March 11, 2022
Serialization “At the End of the Tunnel: Trajectory of the Girl and Her Family” (1)
On her last day of high school, a girl (18) nearly burst into tears when her name was called by her homeroom teacher at the presentation of her diploma. The teachers and friends at this school made me smile from the bottom of my heart. I was sad to graduate. I didn’t think so when I was in elementary and junior high school.
On March 11, 2011, just before the accident at TEPCO’s Fukushima Daiichi Nuclear Power Plant occurred, the girl was 7 years old and entering the second grade of elementary school. During the summer vacation after moving on to the next grade, she evacuated from Koriyama City in Fukushima Prefecture to Niigata. In the place where she sought a safe haven, she was bullied, saying “Fukushima is dirty” and “radioactive,” and cried out repeatedly that she wanted to go back to Fukushima. When she was in high school, she even attempted suicide.
Days went on in a long dark tunnel with no way out. Now, under a clear sky, I feel as if I have finally escaped from that exit. Whenever you feel lonely, come back to us. From April, she will attend a vocational school in Niigata Prefecture to fulfill her dream.
Classmates transferred one after another… “It’s my turn now,” she said.
March 11, 2011, 2:46 p.m. I was watching TV with my grandfather at home in Koriyama City. Furniture fell over and dishes broke as a result of the violent shaking. The cell phone was beeping incessantly with earthquake early warnings. I hit my head and body hard against the leg of the sunken kotatsu and the desk I was squatting on, and cried out in fear. I’m going to die, aren’t I? When she ran out of the house, she found a blizzard.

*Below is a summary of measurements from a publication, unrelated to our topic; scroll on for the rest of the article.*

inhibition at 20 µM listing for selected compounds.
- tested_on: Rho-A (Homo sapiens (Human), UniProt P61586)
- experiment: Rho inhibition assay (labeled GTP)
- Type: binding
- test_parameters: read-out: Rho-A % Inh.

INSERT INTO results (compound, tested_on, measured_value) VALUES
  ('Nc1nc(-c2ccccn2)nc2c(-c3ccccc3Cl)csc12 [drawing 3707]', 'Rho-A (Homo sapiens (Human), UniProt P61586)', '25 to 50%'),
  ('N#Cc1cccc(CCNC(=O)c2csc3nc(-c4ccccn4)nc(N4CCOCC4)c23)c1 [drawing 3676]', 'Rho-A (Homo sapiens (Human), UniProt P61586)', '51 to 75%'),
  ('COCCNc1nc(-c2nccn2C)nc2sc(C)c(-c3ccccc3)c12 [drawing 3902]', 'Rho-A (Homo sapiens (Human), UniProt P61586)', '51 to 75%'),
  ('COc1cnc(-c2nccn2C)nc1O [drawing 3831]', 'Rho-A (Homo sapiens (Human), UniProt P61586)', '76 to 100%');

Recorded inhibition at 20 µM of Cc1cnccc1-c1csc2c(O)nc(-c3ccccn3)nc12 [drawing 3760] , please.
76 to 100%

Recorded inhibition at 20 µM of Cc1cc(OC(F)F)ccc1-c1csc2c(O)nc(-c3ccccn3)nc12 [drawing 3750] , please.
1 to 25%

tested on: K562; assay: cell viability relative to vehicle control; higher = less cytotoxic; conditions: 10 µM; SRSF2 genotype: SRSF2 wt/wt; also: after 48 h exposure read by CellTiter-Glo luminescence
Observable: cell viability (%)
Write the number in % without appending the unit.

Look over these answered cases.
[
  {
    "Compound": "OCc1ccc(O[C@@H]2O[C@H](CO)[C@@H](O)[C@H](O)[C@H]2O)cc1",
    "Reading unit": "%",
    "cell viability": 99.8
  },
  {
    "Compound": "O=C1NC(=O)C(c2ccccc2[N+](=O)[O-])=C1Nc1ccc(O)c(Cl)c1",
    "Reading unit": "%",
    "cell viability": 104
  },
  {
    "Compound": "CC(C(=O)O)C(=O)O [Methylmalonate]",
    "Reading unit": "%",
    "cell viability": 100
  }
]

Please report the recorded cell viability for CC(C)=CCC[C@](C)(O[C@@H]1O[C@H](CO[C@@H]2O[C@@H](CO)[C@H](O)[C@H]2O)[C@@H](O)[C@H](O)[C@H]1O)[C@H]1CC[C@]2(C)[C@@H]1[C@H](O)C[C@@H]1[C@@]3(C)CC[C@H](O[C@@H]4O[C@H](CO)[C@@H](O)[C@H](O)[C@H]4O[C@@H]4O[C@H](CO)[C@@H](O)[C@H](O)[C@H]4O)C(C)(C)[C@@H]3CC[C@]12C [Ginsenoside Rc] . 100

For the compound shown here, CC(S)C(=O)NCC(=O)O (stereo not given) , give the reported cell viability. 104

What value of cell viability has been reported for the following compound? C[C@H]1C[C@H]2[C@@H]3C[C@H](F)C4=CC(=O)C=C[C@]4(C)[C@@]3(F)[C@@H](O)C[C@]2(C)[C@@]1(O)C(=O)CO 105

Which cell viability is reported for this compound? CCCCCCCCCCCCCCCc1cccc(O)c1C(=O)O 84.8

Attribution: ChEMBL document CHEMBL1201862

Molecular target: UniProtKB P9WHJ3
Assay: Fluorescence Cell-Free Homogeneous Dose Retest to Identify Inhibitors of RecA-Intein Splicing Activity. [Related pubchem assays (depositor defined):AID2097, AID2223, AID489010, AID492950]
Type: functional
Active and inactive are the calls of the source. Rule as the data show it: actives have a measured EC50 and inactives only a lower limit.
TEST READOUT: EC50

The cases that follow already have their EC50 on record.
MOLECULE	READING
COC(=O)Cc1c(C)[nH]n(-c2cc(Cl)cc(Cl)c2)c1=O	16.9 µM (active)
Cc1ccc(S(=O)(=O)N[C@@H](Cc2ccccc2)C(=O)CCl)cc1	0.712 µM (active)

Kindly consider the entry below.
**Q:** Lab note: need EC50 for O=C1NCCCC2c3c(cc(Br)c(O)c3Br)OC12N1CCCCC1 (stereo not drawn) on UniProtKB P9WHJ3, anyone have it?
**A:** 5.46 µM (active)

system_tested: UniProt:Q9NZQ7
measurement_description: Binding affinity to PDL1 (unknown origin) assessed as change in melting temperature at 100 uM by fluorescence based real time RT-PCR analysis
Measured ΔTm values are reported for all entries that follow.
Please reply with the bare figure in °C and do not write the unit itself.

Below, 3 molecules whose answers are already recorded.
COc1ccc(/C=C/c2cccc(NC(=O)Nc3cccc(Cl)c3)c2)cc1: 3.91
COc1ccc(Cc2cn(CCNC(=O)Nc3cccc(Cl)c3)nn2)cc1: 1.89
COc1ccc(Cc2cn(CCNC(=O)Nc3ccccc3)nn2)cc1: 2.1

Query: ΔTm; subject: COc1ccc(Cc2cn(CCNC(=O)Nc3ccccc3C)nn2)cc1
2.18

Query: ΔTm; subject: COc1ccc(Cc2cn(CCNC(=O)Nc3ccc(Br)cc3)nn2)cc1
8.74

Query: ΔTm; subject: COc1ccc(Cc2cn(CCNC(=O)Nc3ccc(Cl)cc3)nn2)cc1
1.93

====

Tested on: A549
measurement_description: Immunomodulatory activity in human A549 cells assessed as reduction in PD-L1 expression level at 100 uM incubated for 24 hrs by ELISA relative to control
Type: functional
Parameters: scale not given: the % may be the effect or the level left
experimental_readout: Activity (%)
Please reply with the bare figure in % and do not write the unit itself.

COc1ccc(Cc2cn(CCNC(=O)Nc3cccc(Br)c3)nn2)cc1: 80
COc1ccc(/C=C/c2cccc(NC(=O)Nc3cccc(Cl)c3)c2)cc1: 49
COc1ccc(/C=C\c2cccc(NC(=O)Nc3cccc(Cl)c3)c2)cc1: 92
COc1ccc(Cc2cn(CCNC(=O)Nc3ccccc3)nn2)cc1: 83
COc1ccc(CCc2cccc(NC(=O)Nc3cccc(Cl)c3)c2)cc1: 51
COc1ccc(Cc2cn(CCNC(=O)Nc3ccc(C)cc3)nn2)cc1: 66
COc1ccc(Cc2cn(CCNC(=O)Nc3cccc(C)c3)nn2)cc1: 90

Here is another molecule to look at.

At the Fukushima Daiichi Nuclear Power Plant, hydrogen explosions occurred at the Unit 1 reactor on March 12 and at the Unit 3 reactor on March 14. A relative who had family members in the Self-Defense Forces told her father, “I heard the nuclear power plant is dangerous. We’re going to run away,” and her parents decided to evacuate temporarily.
In the early morning of the 16th, the car with the family of four, including her one-year-old sister, headed for Niigata. At the shelter where they took shelter, there was hot food and hot spring baths. A private room was prepared for the family’s young child, and the mother was small, saying, “Even though we are not from the evacuation zone. Every day was fun because I could play with other children who had evacuated.
When she returned to Koriyama in time for the new school term in April, she found her days suffocating. The children wore long sleeves, long pants, hats, and masks to avoid exposure to radiation, and the classroom windows were closed. The school building was covered with blue tarps, and the topsoil in the schoolyard had been stripped and piled up for decontamination. The homeroom teachers told us not to touch the soil.
In the middle of the first semester, one by one, her classmates moved away from the school. I think it’s dangerous here, so I’m thinking of going to Niigata. When my parents asked me about it, I thought, “My turn has come.
I was sad to leave my beloved father and grandparents who remained in Fukushima for work, but I knew that my parents were trying to protect me and my sister. So I thought positively and answered cheerfully. ‘That’s fine. You’ll just make more friends.”
At the closing ceremony of the first semester, I was filled with sadness when my friends told me, “It will be okay wherever you go,” and “I’ll be waiting for you to come back to Fukushima again. That day, we took a group photo in class. It is a treasure that I still look back on from time to time. (Natsuko Katayama)
Based on more than a year of interviews, this report tells the story of the girl and her family over the past 11 years in four installments.